SAGAMORE HILLS TWP. — A little more than six months after her disappearance, Foxy has been found but not in the way that Joseph and Joyce Stayanchi had hoped.
A hiker discovered the remains of their 15-year-old American paint horse Jan. 6 in a wooded area near the Northcoast Behavioral Healthcare facility off Sagamore Road, less than a mile from the Stayanchis' Dunham Road home, Joseph Stayanchi said.
“It was my wife’s horse. She’s devastated,” he said.
Foxy disappeared from a field next to the Stayanchi home July 3 while the Stayanchis were out of town. The Stayanchis were paying someone to care for Foxy, who was reportedly spooked by fireworks. She was last seen in the area of the healthcare facility shortly after she disappeared. The Stayanchis initially offered a $2,500 reward for information leading to the horse’s safe return, which they soon doubled to $5,000.
“We’d been searching for her ever since. I mean we had leads all over,” said Stayanchi, adding that they heard she had been at a farm in Canton, then sold, and just a couple of days before Foxy was found, his wife checked out a lead that Foxy was in a barn in Ashtabula.
Searchers included Cuyahoga Valley National Park and Summit Metro Parks rangers, Sagamore Hills police and numerous volunteers.
“We had search parties,” he said. “We had people searching. We had drones out, we had heat seeking drones. We had people on horseback, we had four wheelers. We had, I don’t know, thousands of hours of searching and never found her.”
Stayanchi said it is uncertain when or how Foxy died.
“I personally checked that area within a couple hundred feet of where she was, maybe a couple hundred yards,” he said. “I personally checked that area, probably a hundred times. We were up and down that area.”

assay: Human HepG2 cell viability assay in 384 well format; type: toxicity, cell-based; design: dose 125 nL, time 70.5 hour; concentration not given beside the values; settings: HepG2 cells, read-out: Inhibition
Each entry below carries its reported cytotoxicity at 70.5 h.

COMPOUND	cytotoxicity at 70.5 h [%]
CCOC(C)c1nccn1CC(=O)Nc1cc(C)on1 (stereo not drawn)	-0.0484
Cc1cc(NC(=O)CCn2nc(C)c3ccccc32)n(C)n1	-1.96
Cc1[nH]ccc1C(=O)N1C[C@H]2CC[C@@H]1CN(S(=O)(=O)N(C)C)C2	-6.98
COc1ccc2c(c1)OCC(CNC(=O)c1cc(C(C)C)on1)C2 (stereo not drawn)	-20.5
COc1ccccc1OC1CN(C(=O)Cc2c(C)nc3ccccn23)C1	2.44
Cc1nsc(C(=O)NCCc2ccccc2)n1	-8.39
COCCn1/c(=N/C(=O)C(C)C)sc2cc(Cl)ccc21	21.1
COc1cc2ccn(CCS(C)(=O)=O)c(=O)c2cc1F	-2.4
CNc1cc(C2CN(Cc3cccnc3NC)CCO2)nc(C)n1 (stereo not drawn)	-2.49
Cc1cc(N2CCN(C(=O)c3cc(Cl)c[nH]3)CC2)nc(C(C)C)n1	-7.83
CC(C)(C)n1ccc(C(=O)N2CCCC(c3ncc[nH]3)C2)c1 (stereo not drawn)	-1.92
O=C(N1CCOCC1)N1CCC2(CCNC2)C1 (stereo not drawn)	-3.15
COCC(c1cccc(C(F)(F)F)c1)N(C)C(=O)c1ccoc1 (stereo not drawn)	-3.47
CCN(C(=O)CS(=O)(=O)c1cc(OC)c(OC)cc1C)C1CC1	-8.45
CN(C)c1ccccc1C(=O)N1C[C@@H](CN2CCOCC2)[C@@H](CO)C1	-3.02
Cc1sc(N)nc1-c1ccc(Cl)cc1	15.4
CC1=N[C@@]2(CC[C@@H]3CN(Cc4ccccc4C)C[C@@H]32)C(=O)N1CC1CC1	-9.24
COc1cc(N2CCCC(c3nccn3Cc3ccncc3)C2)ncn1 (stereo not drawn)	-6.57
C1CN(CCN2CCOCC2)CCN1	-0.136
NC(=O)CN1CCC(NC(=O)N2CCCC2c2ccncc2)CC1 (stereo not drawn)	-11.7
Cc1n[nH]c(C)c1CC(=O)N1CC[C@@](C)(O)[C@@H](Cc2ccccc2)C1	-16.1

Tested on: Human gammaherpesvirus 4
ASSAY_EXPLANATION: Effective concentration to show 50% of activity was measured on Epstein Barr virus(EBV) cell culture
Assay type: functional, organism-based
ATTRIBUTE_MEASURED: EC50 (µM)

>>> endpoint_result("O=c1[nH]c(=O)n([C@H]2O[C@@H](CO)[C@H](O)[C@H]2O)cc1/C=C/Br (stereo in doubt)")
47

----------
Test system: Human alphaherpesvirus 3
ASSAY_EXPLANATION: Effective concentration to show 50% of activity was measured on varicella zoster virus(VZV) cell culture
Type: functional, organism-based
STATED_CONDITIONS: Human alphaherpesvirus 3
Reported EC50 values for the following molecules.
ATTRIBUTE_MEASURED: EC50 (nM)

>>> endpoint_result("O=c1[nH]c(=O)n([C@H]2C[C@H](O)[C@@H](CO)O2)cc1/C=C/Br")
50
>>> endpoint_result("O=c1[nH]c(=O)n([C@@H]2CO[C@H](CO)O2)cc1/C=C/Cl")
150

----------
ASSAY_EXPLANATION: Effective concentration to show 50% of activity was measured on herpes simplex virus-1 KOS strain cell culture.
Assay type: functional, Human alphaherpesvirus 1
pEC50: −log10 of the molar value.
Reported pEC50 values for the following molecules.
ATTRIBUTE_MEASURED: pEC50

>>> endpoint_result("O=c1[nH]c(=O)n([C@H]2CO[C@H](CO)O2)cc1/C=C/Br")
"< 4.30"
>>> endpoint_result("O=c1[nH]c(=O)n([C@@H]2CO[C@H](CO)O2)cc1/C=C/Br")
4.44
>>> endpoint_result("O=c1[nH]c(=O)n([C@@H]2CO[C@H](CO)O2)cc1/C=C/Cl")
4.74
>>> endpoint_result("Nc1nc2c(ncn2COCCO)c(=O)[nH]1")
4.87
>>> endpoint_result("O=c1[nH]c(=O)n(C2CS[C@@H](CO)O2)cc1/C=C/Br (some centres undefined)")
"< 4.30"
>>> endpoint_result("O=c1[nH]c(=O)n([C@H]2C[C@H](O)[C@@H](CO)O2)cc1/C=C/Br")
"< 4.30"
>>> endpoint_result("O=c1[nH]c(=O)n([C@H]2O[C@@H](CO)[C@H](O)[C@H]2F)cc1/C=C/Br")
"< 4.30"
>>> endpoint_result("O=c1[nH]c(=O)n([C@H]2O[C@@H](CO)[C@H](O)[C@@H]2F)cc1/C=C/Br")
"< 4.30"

Stayanchi said the hiker posted on a website that he had found a horse’s bones and someone who knew about Foxy saw the post and contacted the Stayanchis. The Stayanchis then called township police who, after some searching, found the site.
“We walked down there with them,” Stayanchi said. He, his wife and other family members recovered the remains.
Stayanchi said he is particularly upset because Foxy had apparently been left alone in the open field, tied only to a plastic chair, rather than in a fenced corral as he and his wife had instructed.
Police detective Victoria Miavitz said Friday that an investigation into Foxy’s death is closed. She said that it appeared a lead that was still on the horse got caught on a tree or branch, trapping her, and she believes part of the chair Foxy had been tied to was found nearby.
“Unfortunately, Mother Nature took its course,” she said. “It’s a very unfortunate incident, but it’s fortunate someone happened to find the halter and remains.”
Reporter Jeff Saunders can be reached at 330-541-9431, email@example.com or @JeffSaunders_RP.